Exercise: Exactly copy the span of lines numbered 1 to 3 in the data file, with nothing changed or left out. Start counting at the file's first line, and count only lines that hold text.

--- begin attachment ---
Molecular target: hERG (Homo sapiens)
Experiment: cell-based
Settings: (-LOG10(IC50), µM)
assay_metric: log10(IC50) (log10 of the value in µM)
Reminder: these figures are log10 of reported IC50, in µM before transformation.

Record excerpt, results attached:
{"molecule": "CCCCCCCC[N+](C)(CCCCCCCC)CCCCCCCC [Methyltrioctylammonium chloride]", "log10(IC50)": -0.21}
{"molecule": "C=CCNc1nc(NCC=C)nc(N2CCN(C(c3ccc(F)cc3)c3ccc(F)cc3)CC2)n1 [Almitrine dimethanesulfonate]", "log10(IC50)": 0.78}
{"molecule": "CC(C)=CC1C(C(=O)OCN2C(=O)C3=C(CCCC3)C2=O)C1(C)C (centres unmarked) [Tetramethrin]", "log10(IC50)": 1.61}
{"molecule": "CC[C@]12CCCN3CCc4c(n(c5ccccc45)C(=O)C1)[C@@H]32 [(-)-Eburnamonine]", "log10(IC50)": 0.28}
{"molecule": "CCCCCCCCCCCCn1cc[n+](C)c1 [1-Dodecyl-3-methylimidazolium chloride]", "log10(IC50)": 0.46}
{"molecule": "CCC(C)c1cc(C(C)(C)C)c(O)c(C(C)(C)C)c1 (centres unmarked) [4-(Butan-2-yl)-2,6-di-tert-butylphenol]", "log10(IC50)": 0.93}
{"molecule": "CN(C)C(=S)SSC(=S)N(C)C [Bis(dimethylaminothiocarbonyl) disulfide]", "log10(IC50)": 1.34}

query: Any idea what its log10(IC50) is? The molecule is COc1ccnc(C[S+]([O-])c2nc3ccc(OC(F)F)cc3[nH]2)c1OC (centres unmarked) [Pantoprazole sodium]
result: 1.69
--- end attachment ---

Molecular target: hERG (Homo sapiens)
Experiment: cell-based
Settings: (-LOG10(IC50), µM)